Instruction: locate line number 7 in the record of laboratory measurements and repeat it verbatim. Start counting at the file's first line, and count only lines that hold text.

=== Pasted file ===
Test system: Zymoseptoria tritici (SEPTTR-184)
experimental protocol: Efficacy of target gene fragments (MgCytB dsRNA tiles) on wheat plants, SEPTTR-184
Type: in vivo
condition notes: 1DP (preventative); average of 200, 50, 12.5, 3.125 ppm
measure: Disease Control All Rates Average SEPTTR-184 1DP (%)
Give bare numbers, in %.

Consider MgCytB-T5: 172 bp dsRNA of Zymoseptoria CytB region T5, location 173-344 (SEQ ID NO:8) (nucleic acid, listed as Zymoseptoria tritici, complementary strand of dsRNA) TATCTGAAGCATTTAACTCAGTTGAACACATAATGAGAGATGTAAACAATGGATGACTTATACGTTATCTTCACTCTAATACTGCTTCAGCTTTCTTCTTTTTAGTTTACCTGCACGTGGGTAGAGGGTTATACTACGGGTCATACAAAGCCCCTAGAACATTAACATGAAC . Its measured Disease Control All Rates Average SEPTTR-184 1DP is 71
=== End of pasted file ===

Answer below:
Consider MgCytB-T5: 172 bp dsRNA of Zymoseptoria CytB region T5, location 173-344 (SEQ ID NO:8) (nucleic acid, listed as Zymoseptoria tritici, complementary strand of dsRNA) TATCTGAAGCATTTAACTCAGTTGAACACATAATGAGAGATGTAAACAATGGATGACTTATACGTTATCTTCACTCTAATACTGCTTCAGCTTTCTTCTTTTTAGTTTACCTGCACGTGGGTAGAGGGTTATACTACGGGTCATACAAAGCCCCTAGAACATTAACATGAAC . Its measured Disease Control All Rates Average SEPTTR-184 1DP is 71